I remember in a thread here about gaming I brought this subject up and it was met with some skepticism and doubt by a few posters - the idea that console gaming as we know it today is not sustainable into the future and it will not be around like it is today for a whole lot longer. Wired have a piece up which touches on this:
tl;dr Handheld technology will, soon enough, encroach onto the market that makes console gaming so powerful (the casual consumer). Keep in mind just because we're talking handheld doesn't mean it's about gaming on a tiny screen - the article touches on needing stuff like wireless HD video standards to emerge, which has already started. It's only a matter of time before every TV/monitor sold can easily sync with every handheld device sold.
The way I see it, console gaming has problems on a few fronts - mostly hardware related. Firstly, it thrives in a market which, while loyal to the concept now, is supported by the same type of people who would fairly easily be persuaded into whatever form of gaming offers the best overall package. What does console gaming offer going forward that a 2020-2025 high end handheld device won't be able to? This is a serious question, and if your answer is anything to do with hardware and graphics, you are on an increasingly weakening branch going forward. Even if, in 2025, console hardware can still eclipse handheld hardware at the same pace it does today, it doesn't really matter - if console gamers today cared so much for hardware they'd be PC gamers. All handheld has to do is offer good enough hardware for the expectations at the time to be met, and it is closing the gap.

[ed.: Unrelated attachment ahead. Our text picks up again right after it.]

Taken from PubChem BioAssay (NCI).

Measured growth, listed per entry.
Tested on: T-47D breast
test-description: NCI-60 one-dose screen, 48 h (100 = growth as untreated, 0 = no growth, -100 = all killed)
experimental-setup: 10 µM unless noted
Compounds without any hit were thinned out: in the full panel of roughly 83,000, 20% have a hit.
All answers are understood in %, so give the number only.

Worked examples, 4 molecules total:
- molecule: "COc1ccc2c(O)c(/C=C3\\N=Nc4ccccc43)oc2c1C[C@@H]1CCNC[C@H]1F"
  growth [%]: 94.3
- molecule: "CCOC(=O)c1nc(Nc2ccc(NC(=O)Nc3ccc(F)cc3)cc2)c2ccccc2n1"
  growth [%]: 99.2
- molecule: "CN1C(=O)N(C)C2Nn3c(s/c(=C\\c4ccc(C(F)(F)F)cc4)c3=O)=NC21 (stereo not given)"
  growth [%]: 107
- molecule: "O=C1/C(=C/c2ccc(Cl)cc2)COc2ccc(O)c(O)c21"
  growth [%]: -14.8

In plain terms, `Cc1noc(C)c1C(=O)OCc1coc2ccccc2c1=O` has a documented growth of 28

Secondly, even with good hardware on release day, consoles are lethargic in a fast moving hardware world. How long can Sony and MS and Nintendo really get away with these dragging release cycles, of which the latter half if not more is embarrassing from a hardware capability perspective? If these custom built single purpose machines can't start moving towards a 18 month cycle at the latest, then it is a problem. Too expensive? then they're not a good business model. People won't buy them every 18 months? Why? they commonly buy a new phone every 18 months and these can cost 2-3x more.
Lastly, even if consoles piggyback off of PC hardware going forward and tighten their release schedules, the fact is even the consumer PC market is not moving as quickly in some regards as the handheld hardware market. Intel want to make a 48 core handheld CPU:
Now, more cores doesn't mean more performance at a 1:1 ratio, but it's clear where the chip giants are focusing their attention over the next 10-15 years, and it isn't at custom expensive processors for Sony's latest Playstation. And even if consoles start adopting the handheld technology for its hardware, why would anyone buy an extra ugly box for the living room when the phone/tablet/whatever they already own can already sync with their TV and control pad via wireless, and play the latest games in HD?